My Road to London

by Andre T., age 12
My Road to London Andre T. enjoys writing and playing the violin. His other hobbies are Rubik’s cubes and soccer. He enjoys writing because writing is a source of unlimited imagination. His story is about how he entered a international violin competition and somehow won; his story goes on from there.

“My palms were sweating. My head was shaking as I walked into the room. I was holding my violin in my hand and my bow in the other. I knew I had to make this perfect. It was my one shot.”

My palms were sweating. My head was shaking as I walked into the room. I was holding my violin in my hand and my bow in the other. I knew I had to make this perfect. It was my one shot. The camera was on, the lights were blazing, and the piano was loud and clear. I sniffed and played my first note with absolute confidence. My fingers swirled down the neck of the violin, pressing on the metal strings. I focused on my vibrato (the vibration created by my fingers) and tried to make it as loud and clear as possible, while trying to make it as smooth as possible. Three minutes went by, and I played my last note and made it echo across the room. I walked off the stage.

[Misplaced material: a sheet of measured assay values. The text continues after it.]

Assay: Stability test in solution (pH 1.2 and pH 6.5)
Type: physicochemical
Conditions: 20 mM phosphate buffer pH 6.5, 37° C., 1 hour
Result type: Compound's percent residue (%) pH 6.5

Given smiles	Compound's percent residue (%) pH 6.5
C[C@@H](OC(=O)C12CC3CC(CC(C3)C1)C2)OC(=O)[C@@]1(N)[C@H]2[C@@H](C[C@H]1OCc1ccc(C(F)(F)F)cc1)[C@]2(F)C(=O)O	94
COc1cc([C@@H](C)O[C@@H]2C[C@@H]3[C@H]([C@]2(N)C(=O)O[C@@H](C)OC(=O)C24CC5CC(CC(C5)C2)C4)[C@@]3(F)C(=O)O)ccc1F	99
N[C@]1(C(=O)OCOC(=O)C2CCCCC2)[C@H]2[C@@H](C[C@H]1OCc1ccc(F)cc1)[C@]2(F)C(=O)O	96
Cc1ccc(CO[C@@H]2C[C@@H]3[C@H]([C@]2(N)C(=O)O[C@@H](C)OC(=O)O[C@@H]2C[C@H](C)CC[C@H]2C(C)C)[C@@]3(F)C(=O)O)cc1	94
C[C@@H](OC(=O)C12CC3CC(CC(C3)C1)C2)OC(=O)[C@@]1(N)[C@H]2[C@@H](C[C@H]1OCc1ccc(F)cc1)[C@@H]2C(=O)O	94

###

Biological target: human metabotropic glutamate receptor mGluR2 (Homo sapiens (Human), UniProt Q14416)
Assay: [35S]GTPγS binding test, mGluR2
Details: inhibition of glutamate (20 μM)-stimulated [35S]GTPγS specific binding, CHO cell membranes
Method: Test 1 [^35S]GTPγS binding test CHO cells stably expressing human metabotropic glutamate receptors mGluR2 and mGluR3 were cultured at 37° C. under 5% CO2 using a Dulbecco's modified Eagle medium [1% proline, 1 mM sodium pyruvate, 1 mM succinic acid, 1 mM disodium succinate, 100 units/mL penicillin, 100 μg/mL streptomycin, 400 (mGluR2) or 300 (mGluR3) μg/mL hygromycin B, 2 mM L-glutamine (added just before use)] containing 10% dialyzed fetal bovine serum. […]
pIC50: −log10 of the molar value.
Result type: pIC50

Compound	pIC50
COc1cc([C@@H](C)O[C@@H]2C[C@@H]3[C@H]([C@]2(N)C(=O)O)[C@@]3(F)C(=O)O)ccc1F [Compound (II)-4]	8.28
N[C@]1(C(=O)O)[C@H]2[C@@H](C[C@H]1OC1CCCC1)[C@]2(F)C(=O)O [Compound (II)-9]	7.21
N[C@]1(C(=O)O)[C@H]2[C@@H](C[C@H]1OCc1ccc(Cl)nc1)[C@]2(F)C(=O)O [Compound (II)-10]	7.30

Now I could only wait to see my fate.

Let me explain what was going on. I was signed up for a competition where if I won first place, I got to perform at Royal Albert Hall in London. If I won second place, I got to perform at Carnegie Hall in New York. If I won third, I didn’t get anything. I waited for three days until my mom came with the letter. I took a huge deep breath and opened the letter.

I read:

Dear Andre Tsou,

Congratulations you have won 1st prize in the Grand Virtuoso Competition!

I was so excited that I couldn’t even contain myself! I was, as British people would say, “full of beans.” But then came the long, long, wait.

Three weeks later, I was packing clothes, dress shoes, belts, hair gel, and of course, my violin. I was headed for London.

As we got to JFK airport, we realized that there was a huge traffic jam. We thought nothing of it because JFK always had some sort of traffic jam. But after thirty minutes, we rolled up to a police officer and asked him what happened. He told us someone thought he or she heard a gunshot, and the airport was shut down. Two hours later, we were in the airport, but it was not over yet. There was a person at a gate telling people that some flights would be cancelled.